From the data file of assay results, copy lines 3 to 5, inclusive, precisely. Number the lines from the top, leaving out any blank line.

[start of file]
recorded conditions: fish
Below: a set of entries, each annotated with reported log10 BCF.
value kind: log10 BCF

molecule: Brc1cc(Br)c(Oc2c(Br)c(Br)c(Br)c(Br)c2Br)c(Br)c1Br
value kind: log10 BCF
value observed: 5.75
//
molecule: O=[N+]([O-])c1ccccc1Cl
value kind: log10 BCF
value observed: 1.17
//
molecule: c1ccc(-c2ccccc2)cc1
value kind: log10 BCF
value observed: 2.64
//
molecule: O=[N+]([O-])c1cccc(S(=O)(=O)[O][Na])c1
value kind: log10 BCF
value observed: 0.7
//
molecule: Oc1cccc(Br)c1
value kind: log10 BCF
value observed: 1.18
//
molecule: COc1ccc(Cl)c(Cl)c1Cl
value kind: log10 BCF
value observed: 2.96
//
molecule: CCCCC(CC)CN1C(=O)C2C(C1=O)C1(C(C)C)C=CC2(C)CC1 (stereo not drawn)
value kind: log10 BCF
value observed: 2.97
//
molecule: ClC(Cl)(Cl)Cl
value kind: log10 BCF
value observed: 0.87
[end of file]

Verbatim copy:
value kind: log10 BCF

molecule: Brc1cc(Br)c(Oc2c(Br)c(Br)c(Br)c(Br)c2Br)c(Br)c1Br
value kind: log10 BCF